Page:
There is something to be said for acquiring shares in a company that is considered the best in class for its sector. Warren Buffett is known for saying, “it’s better to buy a wonderful company at a fair price than a fair company at a wonderful price.” In my opinion, Canadian National Railway Company  (TSX:CNR)(NYSE:CNI) is just that company.

Unlike other railroads in North America that have been hammered due to slowing economic growth and weak commodities, Canadian National has been able to stay relatively flat, trading between $73 and $78 a share for the past month. Other railroads have seen their stocks lose upwards of 12% of their value due to weak commodities.

So why is Canadian National doing so well?

Because it runs an incredibly efficient railroad. When a company is generating significant revenue, it can sometimes be easy to forget that it is important to keep costs down. Canadian National is a company that never forgets about this fact.

At the end of 2015, its operating ratio–the amount of money it must spend to earn a dollar of revenue–was 58.2%. This is the lowest of all Class I railroads in North America. If that’s not enough, the company was able to reduce its operating ratio by an additional 14% in the first quarter of 2016. Every percentage point that it drops can be tens of millions of dollars in profit that other railroads just can’t keep up with.

Another reason why this railroad has been able to do so well is because it doesn’t derive nearly as much of its revenue from coal. Between a reduction in coal for energy production for environmental reasons and a decrease in metallurgical coal because of a weak economy, railroads that depend on coal shipments are hurting. Unlike its competitors that derive 10-12% revenue from coal, Canadian National only gets 5% of its revenue from coal.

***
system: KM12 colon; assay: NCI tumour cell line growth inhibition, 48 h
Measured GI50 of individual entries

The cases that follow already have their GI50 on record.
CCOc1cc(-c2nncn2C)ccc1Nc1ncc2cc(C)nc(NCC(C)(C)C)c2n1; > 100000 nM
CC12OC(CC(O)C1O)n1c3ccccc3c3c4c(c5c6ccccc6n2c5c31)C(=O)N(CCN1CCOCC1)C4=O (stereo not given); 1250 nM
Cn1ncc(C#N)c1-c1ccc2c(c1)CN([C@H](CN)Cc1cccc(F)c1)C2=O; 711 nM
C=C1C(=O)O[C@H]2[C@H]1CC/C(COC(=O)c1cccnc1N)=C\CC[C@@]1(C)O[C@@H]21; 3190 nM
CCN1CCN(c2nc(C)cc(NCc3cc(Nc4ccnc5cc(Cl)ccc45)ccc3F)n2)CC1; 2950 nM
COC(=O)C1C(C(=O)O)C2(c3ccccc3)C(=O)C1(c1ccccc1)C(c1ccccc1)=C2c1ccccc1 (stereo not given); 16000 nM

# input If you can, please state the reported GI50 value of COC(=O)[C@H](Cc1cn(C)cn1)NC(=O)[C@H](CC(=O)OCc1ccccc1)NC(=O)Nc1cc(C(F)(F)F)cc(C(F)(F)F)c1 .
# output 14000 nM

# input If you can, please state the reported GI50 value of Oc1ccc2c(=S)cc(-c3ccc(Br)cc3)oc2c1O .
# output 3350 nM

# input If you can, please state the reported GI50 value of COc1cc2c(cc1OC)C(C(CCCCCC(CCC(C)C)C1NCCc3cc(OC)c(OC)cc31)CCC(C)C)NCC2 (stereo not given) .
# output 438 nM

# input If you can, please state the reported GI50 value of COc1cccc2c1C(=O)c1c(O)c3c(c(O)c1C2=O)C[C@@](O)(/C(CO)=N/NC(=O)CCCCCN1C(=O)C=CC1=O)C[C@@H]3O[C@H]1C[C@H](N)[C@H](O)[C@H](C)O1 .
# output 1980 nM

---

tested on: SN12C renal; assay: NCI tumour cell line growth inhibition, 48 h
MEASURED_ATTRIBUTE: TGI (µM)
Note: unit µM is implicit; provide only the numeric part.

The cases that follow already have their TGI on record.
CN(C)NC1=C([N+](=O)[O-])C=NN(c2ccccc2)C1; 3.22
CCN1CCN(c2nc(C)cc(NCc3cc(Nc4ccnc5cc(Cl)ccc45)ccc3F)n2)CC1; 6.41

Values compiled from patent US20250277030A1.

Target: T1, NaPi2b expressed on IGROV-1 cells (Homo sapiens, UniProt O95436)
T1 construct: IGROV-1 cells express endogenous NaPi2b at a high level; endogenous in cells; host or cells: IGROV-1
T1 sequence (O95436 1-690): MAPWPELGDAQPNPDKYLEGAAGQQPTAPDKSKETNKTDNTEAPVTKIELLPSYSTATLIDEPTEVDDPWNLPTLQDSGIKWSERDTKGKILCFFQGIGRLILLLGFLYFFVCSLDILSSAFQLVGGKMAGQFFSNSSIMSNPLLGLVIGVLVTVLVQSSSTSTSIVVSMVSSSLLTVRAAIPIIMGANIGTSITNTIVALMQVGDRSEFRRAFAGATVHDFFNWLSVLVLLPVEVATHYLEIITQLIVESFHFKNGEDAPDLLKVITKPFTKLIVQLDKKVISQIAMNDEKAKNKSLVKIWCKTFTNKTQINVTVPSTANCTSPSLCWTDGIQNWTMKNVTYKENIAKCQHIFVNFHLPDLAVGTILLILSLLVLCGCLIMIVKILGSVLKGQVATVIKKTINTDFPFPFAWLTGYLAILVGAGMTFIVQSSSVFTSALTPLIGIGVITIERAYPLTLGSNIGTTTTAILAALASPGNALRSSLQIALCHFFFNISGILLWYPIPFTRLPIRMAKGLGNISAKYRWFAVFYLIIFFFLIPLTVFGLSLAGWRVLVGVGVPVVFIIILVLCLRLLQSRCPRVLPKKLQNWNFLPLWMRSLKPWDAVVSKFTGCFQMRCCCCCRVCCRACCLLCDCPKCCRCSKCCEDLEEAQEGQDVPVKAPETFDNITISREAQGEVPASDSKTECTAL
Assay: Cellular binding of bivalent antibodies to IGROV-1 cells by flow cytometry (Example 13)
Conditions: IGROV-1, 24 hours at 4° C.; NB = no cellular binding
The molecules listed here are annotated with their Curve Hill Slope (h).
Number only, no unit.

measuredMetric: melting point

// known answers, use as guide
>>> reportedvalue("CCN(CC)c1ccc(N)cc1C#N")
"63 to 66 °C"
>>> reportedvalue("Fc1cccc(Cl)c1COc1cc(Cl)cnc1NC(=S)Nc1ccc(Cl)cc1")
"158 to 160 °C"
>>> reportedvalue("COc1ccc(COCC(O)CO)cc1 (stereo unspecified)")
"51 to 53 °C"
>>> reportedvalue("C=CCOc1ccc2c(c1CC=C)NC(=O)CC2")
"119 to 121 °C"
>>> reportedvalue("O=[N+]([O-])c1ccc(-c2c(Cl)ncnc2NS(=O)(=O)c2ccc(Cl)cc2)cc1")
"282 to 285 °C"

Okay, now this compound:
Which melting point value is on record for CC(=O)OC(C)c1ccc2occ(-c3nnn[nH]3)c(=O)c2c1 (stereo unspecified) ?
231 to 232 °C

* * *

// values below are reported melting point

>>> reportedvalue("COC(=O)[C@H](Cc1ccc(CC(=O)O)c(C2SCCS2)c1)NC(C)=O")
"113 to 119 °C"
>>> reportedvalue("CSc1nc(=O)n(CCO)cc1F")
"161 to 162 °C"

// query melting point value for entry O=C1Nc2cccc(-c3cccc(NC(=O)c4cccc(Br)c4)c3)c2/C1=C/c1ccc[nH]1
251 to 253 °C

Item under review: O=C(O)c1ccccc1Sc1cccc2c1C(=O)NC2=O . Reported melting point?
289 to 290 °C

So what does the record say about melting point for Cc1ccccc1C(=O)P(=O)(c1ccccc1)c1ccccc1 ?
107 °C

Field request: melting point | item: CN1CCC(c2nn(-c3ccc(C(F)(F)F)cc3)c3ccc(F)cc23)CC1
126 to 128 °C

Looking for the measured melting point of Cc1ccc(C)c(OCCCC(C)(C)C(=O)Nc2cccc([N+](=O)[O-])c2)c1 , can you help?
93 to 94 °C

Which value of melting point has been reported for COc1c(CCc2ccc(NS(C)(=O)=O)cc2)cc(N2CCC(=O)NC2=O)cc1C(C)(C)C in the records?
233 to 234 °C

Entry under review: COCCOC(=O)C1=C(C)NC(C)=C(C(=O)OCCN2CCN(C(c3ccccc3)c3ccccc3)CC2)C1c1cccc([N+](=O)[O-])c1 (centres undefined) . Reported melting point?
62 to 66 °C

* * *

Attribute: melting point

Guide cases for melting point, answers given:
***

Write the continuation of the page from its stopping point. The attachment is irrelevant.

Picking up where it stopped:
Finally, because of its transcontinental rail network, it is able to ship more goods to more locations without delay. For example, it can ship goods from the Port of Prince Rupert in British Columbia, the world’s fastest-growing port, all the way down to Mobile, Alabama, without ever needing to change trains or cars. That increases speed and decreases costs.

So what do the numbers show?

Year over year, revenue was actually down by about 4% to $2.964 billion, which makes sense because it still does derive some of its earnings from coal. However, the company also posted net income of $792 million, which is up 13% year over year. Further, its operating income was $1.217 billion, up 14% in the same quarter. The reason the company was able to earn more while bringing in less is because of that operating ratio.

Canadian National is wonderful business at a fair price. With a PE of 16.53, you’re buying a company that is a little expensive. To soften the blow, it does pay a 2% yield, which comes out to $0.38 per quarter. All in all, Canadian National feels like a buy to me for investors that are thinking very long term.

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Fool contributor Jacob Donnelly has no position in any stocks mentioned. David Gardner owns shares of Canadian National Railway. The Motley Fool owns shares of Canadian National Railway. Canadian National Railway is a recommendation of Stock Advisor Canada.